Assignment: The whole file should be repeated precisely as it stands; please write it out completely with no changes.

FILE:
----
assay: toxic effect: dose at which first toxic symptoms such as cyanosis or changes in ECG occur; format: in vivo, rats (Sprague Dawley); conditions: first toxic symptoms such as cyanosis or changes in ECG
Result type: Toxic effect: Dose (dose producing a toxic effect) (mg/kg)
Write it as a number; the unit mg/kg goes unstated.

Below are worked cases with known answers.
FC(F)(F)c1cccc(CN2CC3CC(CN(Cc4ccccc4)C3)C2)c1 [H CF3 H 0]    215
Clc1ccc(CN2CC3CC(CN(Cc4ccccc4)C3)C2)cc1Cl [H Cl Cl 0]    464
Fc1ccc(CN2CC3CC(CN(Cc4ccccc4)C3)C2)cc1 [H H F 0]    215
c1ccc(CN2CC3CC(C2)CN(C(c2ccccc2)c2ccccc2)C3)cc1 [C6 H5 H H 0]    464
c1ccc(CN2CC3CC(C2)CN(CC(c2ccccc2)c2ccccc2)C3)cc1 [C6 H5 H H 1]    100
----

assay: toxic effect: dose at which first toxic symptoms such as cyanosis or changes in ECG occur; format: in vivo, rats (Sprague Dawley); conditions: first toxic symptoms such as cyanosis or changes in ECG
Result type: Toxic effect: Dose (dose producing a toxic effect) (mg/kg)
Write it as a number; the unit mg/kg goes unstated.

Below are worked cases with known answers.
FC(F)(F)c1cccc(CN2CC3CC(CN(Cc4ccccc4)C3)C2)c1 [H CF3 H 0]    215
Clc1ccc(CN2CC3CC(CN(Cc4ccccc4)C3)C2)cc1Cl [H Cl Cl 0]    464
Fc1ccc(CN2CC3CC(CN(Cc4ccccc4)C3)C2)cc1 [H H F 0]    215
c1ccc(CN2CC3CC(C2)CN(C(c2ccccc2)c2ccccc2)C3)cc1 [C6 H5 H H 0]    464
c1ccc(CN2CC3CC(C2)CN(CC(c2ccccc2)c2ccccc2)C3)cc1 [C6 H5 H H 1]    100